4. ^ "우리 나라와 중국과의 조공 관계는 대개 4세기 이후 삼국시대부터 성립되었다. ≪삼국사기≫에 의하면 32년(고구려 대무신왕 15)에 후한으로 사신을 보내어 조공을 바치니 후한의 광무제(光武帝)가 왕호를 회복시켜주었다는 기록이 있다."
  5. ^ Seed, Patricia (1995), Ceremonies of Possession in Europe's Conquest of the New World, 1492-1640, Cambridge University Press, p. 80, ISBN 0521497574  
  6. ^ Seed, Patricia (1995), Ceremonies of Possession in Europe's Conquest of the New World, 1492-1640, Cambridge University Press, pp. 80–1, ISBN 0521497574  

See also

1911 encyclopedia

Up to date as of January 14, 2010

From LoveToKnow 1911

TRIBUTE (Lat. tributum, a stated payment, contribution), a sum of money or other valuable thing paid by one state or person to another state or person, either as an acknowledgment of submission, or as the price of peace or protection. Hence, in a secondary sense, an offering to mark respect or gratitude. Revenue by means of tribute was one of the most characteristic forms of the financial systems of ancient states. In imperial Athens large revenues were derived from the states of the Delian league, while in both Carthage and Rome inferior or dependent districts and races were laid under contribution to a very considerable extent (see Finance).

The word tribute was also applied in the Roman republic to (I) certain extraordinary taxes, as opposed to the ordinary vectigalia. Such, in particular, were certain property taxes, raised to meet the expenses of war. They were levied on all citizens alike, in proportion to the extent of a man's fortune, and varied according to the total amount of revenue to be raised. (2) To the ordinary stipendium or tax of fixed amount paid either in money or in kind, on property, trades, or as a poll-tax, raised in the Roman provinces (see Province).

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Bible wiki

Up to date as of January 23, 2010

From BibleWiki

a tax imposed by a king on his subjects (2 Sam 20:24; 1 Kg 4:6; Rom 13:6). In Mt 17:24-27 the word denotes the temple rate (the "didrachma," the "half-shekel," as rendered by the R.V.) which was required to be paid for the support of the temple by every Jew above twenty years of age (Ex 30:12; 2Kg 12:4; 2Chr 24:6, 9). It was not a civil but a religious tax.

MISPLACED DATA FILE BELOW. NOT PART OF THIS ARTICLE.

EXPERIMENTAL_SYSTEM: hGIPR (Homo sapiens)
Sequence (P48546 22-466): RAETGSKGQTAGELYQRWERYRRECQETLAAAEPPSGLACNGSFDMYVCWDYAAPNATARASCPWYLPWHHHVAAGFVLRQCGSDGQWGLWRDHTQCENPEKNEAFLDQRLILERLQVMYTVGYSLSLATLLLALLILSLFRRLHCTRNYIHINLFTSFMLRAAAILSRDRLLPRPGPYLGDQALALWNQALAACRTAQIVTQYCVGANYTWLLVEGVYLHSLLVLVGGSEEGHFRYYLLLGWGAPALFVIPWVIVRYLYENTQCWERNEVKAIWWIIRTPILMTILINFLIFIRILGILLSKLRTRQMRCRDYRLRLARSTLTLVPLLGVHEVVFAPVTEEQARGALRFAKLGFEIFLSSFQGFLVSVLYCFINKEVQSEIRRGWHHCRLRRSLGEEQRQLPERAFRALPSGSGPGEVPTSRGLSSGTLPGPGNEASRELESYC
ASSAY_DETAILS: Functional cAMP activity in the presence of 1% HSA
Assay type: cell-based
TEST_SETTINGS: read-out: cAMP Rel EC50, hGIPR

In Mt 22:17, Mk 12:14, Lk 20:22, the word may be interpreted as denoting the capitation tax which the Romans imposed on the Jewish people. It may, however, be legitimately regarded as denoting any tax whatever imposed by a foreign power on the people of Israel. The "tribute money" shown to our Lord (Mt 22:19) was the denarius, bearing Caesar's superscription. It was the tax paid by every Jew to the Romans. (See PENNY.)

This entry includes text from Easton's Bible Dictionary, 1897.

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Simple English

A tribute (from Latin tribulum, contribution) is wealth one party gives to another as a sign of respect or, as was often case in historical situations, of submission or loyalty.

This is trade between the parties under a contractual relationship formed upon pressure, and based upon the possibility of threats if improved relationships did not happen.


Imperial China

In the time frame before the 20th century, the term "tribute" is used to describe a kind of regulated trade in goods and services between China and other trading partners.[1]

Despite the term "tribute" state, China did not get involved in the domestic affairs and diplomacy of its trading partners, such as Joseon,[2] Japan,[3] Siam,[4] Cochinchina[5] and the Ryūkyū Kingdom.[6]

  • 1784: The earliest imperial device in Japan was lost. It was found in the late 18th century. A Han Dynasty emperor of China gave the gold object to the emperor of Japan in the first century (57 AD).[7]. This is a relic of the Chinese tribute system.[8]